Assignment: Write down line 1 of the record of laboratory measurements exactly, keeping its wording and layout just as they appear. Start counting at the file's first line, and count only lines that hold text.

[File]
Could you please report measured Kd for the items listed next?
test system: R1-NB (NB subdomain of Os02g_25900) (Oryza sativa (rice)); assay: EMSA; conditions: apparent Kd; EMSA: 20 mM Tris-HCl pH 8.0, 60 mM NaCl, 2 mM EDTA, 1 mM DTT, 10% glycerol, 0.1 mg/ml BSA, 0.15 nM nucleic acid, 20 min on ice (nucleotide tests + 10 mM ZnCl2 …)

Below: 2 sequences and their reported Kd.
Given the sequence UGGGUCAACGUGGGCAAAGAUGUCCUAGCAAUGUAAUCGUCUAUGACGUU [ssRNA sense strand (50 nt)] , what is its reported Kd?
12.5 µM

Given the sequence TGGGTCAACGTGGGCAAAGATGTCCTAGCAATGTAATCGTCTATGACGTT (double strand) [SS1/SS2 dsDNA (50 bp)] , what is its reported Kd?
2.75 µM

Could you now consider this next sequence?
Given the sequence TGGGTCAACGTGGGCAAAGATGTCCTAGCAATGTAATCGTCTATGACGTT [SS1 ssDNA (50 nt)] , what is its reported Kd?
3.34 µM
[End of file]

Could you please report measured Kd for the items listed next?